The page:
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What you need to know for 08/19/2017

School wrestling: Athletes look past injuries to compete for state title

School wrestling: Athletes look past injuries to compete for state title

Tape. Athletic wrap. Ice bags. They are as musch a part of a wrestling room as the mats this time of

Tape. Athletic wrap. Ice bags.

They are as musch a part of a wrestling room as the mats this time of year.

At a recent training session for this weekend’s state tournament, a handful of athletes were less than full strength, and more joined the list of the walking wounded.

“This time of year, it’s survival of the fittest,” said Shaker coach Dan Gibson, who saw his four-time Section II champ, Blake Retell, on crutches last week after turning his left ankle the first time the sectional team got together for a workout.

“You deal with it,” said Retell, one of three future Buffalo U. wrestlers who will represent Section II this weekend. “It’s not the way I wanted to go to my last state tournament, but you have to get through it.”

Columbia senior Angelo Kress has battled ankle and thumb injuries this season, but it didn’t stop him from earning a third straight trip to the states.

“You’ve got to do what you can,”he said. “I’ve been wrestling the whole season with my ankle injury. Sometimes, the aredeline is pumping so much that you feel it one second, and you don’t feel it the next second.”

Schalmont junior Nick Gallo, second in the state DII tourney last winter, has played all season with his hand wrapped after breaking it late in the football season.

“I don’t like seeing any of my teammates injured, and now, these guys are my teammates,” Gallo said as he looked at the other state title hopefuls in the room. “But at this stage of the season, there isn’t any one of us who isn’t nicked or banged up. It’s just the way it is.”

Schalmont teammate Marcus Ramunso, like Gallo a big part of the Sabres’ state finalist football team last fall, is also still carrying some effects of back-to-back long seasons.

“He had a groin injury from football that he probably never fully recovered from,” said Schalmont coach Brian Failisi. “That happens when you go right from one season to another, without much time to heal.”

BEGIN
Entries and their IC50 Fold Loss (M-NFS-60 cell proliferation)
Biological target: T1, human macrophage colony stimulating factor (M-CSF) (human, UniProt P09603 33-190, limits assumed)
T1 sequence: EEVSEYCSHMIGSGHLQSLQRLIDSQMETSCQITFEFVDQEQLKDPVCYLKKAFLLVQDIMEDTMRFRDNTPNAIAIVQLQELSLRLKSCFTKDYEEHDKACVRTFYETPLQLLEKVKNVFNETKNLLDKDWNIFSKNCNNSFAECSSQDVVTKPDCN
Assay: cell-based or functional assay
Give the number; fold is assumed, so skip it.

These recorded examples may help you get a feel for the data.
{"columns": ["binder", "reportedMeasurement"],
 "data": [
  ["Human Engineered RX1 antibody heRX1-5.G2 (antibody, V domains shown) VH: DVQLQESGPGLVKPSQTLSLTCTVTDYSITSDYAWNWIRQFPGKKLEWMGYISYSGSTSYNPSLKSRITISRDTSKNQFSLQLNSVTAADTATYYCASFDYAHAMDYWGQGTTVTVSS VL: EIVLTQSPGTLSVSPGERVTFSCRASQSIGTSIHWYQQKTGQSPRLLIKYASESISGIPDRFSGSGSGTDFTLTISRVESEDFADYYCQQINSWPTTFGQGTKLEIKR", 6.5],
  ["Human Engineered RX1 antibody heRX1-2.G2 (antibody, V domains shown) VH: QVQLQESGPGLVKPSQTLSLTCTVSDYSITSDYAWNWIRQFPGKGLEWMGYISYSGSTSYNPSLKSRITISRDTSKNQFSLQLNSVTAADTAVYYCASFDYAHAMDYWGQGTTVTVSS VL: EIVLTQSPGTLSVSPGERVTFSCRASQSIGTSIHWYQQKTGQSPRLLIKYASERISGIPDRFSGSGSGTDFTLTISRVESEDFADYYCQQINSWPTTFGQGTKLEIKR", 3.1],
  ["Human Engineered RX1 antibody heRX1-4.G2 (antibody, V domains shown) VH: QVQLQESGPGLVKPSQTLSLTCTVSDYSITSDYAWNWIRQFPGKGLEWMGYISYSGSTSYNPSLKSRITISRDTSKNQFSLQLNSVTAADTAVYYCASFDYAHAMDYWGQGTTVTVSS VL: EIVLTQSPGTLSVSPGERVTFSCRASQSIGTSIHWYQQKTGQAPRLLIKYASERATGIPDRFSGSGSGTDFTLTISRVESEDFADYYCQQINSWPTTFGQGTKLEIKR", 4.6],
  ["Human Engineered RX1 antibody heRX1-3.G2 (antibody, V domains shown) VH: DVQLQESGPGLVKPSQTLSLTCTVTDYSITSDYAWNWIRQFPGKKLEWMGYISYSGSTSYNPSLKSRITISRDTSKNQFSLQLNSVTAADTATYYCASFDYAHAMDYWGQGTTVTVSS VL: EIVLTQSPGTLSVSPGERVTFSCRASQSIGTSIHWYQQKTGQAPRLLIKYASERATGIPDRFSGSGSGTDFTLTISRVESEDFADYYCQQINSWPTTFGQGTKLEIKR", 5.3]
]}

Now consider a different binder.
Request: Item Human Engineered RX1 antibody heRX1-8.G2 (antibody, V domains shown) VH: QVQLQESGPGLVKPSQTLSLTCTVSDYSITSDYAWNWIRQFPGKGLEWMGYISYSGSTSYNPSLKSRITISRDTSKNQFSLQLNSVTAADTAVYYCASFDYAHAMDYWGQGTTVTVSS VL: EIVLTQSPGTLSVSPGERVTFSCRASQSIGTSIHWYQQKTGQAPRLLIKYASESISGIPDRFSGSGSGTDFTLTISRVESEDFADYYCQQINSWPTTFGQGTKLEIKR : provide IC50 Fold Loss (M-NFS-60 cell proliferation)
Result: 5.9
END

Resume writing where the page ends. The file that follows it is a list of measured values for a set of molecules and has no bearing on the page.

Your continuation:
Saratoga junior Dominic Inzana, an at-large entry at 120 pounds in the DI tourney, agreed.

“Nobody in here, probably not a lot of guys in the state tournament, doesn’t have something that hurts,” he said. “It’s a long season.”

Guilderland’s Mike Lainhart and Albany Academy’s Cam Milliken both missed a season during their careers because of shoulder injuries.

“I hated it last year,” said Lainhart. “Between my shoulder and trying to cut weight, I decided I wasn’t going to wrestle this year.”

He changed his mind, and both he and teammate Josh LoGiudice are in the state tourney.

“The only reason I wrestled this season was to help Josh win a state championship,” said Lainhart of his classmate and training partner. “Sure, I want to win a state title, but winning a sectional title meant a lot to me.”

Shenendehowa junior Jesse Porter missed the 2013 postseason with a bad hand infection. Fully healed, he powered his way to his second state tourney this winter.

“I was lucky enough to have recovered before my offseason,” said Porter, a three-time All-American at the Cadet or Junior level. “This is part of the plan. It’s my comeback year.”

Colonie 195 Wayne Burt and Cohoes 285 Nick Scott were the latest to get banged up, suffering ankle injuries in Tueaday’s workout at Shenendehowa.

“You’ve also got to have a little luck,” said Gibson, of injuries that crop up in the two weeks between the Section II and state championships. “For some kids, this is the only chance they’ll get.”

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